In keeping with Weber’s understanding that under a sultan “traditional domination develops an administration and a military force which are purely personal instruments of the master,” Khamenei has relied on the intelligence services and the armed and security forces to implement his policies — to an unprecedented extent. After the overthrow of the shah in 1979, Iranian revolutionaries and left-wing groups called for the armed forces to be disbanded. Khomeini did not oblige, and instead he reconstituted the army, executing or dismissing many of the top commanders who had not already fled abroad. He also established a parallel military force, the Revolutionary Guards, to protect the revolution and ordered the creation of the Basij, an all-volunteer paramilitary organization to help with law enforcement, the policing of moral issues, and the provision of social services. The Revolutionary Guards developed air, naval, and ground capabilities in parallel to those of the conventional army, and they assumed command over the Basij. Still, Khomeini frequently and openly opposed its involvement in political affairs. As a charismatic figure and an established senior cleric with a solid base among the religious establishment and the pious masses, he hardly needed the military’s backing.
Khamenei, on the other hand, lacks such credentials — so much so that the conservative Association of Seminary Teachers, in Qom, refused to endorse him as a senior cleric until 1992, when the Revolutionary Guards surrounded its headquarters. Thus, he desperately needs the military’s support. He has also long been interested in military and security work. He was Khomeini’s representative in the Defense Ministry during the interim government in 1979, then worked on the military’s joint staff, and later served as deputy defense minister. When the Intelligence and Security Ministry was created in 1984, while he was president, Khamenei argued that it should fall under his jurisdiction.
So the person President Obama views as a potential alternative interlocutor to Mahmoud Ahmadinejad is a thug with a junta at his beck and call. And he needs that junta because he doesn’t have the theological or revolutionary credentials to survive politically without it. Khamene’i is more interested in regularly winning the contest for “Most Hardline Person In The Room” than he is in working to craft a mutually acceptable deal with the United States.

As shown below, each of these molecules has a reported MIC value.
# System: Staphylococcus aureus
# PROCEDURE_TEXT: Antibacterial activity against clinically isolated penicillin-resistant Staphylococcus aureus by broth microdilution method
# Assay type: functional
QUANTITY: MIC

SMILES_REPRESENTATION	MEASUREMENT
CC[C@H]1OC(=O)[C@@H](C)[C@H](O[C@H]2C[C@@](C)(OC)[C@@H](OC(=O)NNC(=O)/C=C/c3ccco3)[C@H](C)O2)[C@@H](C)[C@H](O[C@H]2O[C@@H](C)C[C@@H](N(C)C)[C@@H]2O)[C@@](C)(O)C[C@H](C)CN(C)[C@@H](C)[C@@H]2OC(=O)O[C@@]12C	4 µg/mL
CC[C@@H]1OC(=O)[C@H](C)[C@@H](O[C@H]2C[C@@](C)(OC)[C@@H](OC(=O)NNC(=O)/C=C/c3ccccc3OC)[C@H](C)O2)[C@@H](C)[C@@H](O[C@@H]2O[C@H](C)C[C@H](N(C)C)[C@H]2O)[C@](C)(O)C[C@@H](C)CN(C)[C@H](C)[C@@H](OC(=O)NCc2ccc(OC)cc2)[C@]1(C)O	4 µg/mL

Realist theory posits that a nation-state will act in its own long-term, rationally perceived interests and that those interests are influenced very little by the particular political composition of the governments of those nation-states. But while realists put the emphasis on long-term, rationally perceived interests (rightly, in my view), it is foolish to be entirely inconsiderate of the political composition of the government of a nation-state, especially when one contemplates negotiations with that nation-state. So we are left with the following question: Just how on Earth we are supposed to conduct negotiations with the likes of Khamene’i when he not only is the most stubborn of the hardliners, but when any softening of that hard line might endanger Khamene’i and his regime due to the fact that he lacks both Khomeini’s revolutionary credentials as the intellectual and political progenitor of the Islamic Revolution and republic and lacks Khomeini’s theological gravitas amongst the clergy and the Iranian populace?
These questions have not been answered by the Obama Administration. Indeed, ever since the campaign, the President has failed to even acknowledge the existence of these questions. He and his Administration assure us that they will engage Iran in “tough” diplomacy designed to tell the Islamic regime that its behavior is considered “unacceptable” by the United States–as if the regime hasn’t had a heads-up concerning this fact since, oh, say, November 4, 1979. But beyond this promise of “tough” diplomacy, we have been offered no specifics whatsoever concerning the conduct of such diplomacy. I am not opposed to talks with Iran in principle, but such talks must have a strategy behind them. Where is the Obama Administration’s strategy document?
Maybe such a document simply does not exist. Maybe it does not exist because the Obama Administration does not understand that negotiating with Ali Khamene’i will not gain the United States an interlocutor more amenable to the honeyed discourse of sweet compromise. I suppose that it is too much to ask that Barack Obama and others who tell us that negotiating with Iran’s Supreme Religious Guide will yield good diplomatic fruit explain how the pickings are to be gotten given Ali Khamenei’s political position, and given his commitment to backing the fraudulent electoral results that have come out of Iran. In the run-up to, and aftermath of the Iranian presidential election, naïve enthusiasm concerning diplomatic dealings with Iran has ensured that no intellectual room is left for such hard questions to be asked.
And so, for now, the Iranian people are on their own. They will demonstrate in the streets, the regime will lash back viciously and violently, and innocents will be injured, arrested, tortured, and killed.
Perhaps it won’t be for nothing. Perhaps positive change will be effected. But those demonstrating for freedom in Iran are up against a vicious and ruthless enemy. And the government of the United States, for its part, has no idea how to deal with that enemy. None whatsoever.
It had better learn fast. The fate of Iran may depend on it.
Read more and comment at Pejman Yousefzadeh’s blog.